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Tyrone Hospital announces closing of its obstetrics unit

Tyrone Hospital officials have announced they will close the hospital’s obstetrics service and also discontinue a relationship with Quorum Health Resources (QHR) for management services.
Judith Norris, president of the hospital’s board of directors said the decision to close the obstetrics service was a financial decision and an outcome of the hospital’s recent strategic planning.
Tyrone Hospital’s obstetrics service will be closed effective at midnight on August 15, 2006. Obstetrics patients of Tyrone Hospital are advised to contact their obstetricians for instructions regarding their delivery.
“This was a very difficult decision to make and it is just as difficult to deliver this news,” said Norris. “Historically, it has been very challenging financially for small rural hospitals to offer obstetrics services. The financial hurdles associated with the operation of an obstetrics unit have now put Tyrone Hospital among other small hospitals that can no longer offer this service.”
Walter Van Dyke, CEO at Tyrone Hospital said the hospital has operated at a loss for the past several years and is working diligently to reverse that trend.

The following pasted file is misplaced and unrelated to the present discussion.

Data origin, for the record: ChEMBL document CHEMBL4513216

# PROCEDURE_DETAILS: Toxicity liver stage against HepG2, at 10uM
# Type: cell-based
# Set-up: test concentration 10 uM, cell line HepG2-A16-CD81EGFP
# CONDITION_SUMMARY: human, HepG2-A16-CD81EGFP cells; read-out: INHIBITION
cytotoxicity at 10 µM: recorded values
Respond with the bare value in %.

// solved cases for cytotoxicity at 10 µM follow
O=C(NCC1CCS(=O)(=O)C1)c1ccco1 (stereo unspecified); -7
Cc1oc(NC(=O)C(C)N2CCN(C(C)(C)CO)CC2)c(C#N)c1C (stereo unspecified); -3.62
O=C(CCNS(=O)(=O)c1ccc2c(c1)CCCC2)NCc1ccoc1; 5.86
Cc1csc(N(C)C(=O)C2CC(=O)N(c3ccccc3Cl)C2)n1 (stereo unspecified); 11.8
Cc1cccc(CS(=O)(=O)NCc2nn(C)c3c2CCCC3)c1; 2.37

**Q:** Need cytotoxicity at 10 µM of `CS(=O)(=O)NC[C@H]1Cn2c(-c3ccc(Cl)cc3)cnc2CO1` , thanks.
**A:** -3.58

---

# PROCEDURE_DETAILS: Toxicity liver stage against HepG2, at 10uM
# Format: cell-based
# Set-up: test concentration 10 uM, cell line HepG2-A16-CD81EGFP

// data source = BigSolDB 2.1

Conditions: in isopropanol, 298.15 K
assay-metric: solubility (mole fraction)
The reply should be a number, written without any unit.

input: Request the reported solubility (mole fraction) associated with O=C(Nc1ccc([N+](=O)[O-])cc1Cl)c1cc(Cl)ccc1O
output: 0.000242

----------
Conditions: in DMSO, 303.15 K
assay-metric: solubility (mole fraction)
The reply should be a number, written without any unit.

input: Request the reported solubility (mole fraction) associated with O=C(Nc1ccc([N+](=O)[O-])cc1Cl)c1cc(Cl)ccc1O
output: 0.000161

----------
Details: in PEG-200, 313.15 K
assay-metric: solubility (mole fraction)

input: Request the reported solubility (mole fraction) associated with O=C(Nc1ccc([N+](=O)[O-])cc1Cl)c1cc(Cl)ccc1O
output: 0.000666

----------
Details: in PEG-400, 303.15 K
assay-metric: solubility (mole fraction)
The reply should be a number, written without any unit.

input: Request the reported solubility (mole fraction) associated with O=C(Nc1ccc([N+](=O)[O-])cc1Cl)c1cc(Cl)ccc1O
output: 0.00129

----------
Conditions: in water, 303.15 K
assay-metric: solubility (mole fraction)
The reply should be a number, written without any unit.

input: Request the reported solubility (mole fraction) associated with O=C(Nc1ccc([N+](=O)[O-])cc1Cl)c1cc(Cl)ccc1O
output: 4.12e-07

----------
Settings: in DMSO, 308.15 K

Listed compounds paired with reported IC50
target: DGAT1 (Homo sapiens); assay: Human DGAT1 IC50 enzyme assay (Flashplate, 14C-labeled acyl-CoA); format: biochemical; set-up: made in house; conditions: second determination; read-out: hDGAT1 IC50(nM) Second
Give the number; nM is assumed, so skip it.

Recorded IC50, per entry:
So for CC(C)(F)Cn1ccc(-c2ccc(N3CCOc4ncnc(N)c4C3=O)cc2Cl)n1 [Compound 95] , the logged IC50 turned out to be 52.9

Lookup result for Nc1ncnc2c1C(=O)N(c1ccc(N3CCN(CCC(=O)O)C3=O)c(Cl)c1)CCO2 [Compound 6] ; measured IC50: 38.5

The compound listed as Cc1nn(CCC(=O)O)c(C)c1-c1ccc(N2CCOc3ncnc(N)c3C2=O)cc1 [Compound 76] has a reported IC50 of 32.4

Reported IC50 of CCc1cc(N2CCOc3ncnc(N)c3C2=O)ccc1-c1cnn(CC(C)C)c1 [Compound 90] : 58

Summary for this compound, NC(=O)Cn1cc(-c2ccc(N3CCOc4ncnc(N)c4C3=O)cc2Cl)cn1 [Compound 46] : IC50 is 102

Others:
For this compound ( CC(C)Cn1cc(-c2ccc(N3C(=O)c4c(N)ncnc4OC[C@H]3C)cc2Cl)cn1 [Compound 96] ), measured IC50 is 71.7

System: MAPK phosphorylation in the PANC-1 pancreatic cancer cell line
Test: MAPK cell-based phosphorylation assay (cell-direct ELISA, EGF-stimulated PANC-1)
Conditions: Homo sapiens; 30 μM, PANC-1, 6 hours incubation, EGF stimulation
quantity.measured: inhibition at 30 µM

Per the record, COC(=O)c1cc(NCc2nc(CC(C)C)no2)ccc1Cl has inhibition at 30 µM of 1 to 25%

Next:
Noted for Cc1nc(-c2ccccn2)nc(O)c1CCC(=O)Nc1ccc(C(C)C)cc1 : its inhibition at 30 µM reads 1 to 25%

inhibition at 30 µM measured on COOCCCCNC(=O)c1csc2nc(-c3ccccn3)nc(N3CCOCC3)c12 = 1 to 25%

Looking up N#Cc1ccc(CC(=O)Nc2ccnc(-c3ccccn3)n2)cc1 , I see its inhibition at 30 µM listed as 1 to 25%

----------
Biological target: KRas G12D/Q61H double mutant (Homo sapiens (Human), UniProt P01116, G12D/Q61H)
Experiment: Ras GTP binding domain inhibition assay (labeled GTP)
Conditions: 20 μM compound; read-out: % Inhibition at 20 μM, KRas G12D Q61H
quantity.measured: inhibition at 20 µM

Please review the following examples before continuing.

He said, “Like many small hospitals we have had to make some hard decisions regarding services that we realistically can provide.”
Van Dyke said staff from the hospital’s obstetrics unit will have opportunities to work in other areas of the hospital.
Some of the factors affecting Tyrone and other small rural hospitals’ ability to support an obstetrics service include reimbursement issues, an aging population and declining births in rural communities, little to no projected population growth in many rural areas, and ongoing recruitment issues associated with a shortage of the professionals needed for obstetrics.
“Our small hospital does not have the volume of births to make obstetrics feasible given all these financial challenges,” said Van Dyke.
Norris said the move to discontinue the hospital’s relationship with QHR is a direction the board of directors think will better serve the community now and in the future. Resources that would have been directed to management contract fees can now be redirected to hospital operations.
In its relationship with QHR, the hospital’s Chief Executive Officer and/or the Chief Financial Officer have been QHR employees. Walter Van Dyke and George Berger will be retained in their current positions as CEO and CFO respectively and both will become employees of Tyrone Hospital and report solely to the Tyrone Hospital Board of Directors. The QHR contract will conclude June 30, 2006.
“We will access consultants in the marketplace as needed for services once rendered by QHR,” said Norris. “Tyrone Hospital will continue to network with other hospitals through the critical access hospital program, as a member of the Hospital and Health System Association of Pennsylvania (HAP), and through its ongoing working relationship with local and regional healthcare providers.”
Norris said hospital leaders will continually evaluate strategic actions that may be taken to support the long term success of Tyrone Hospital.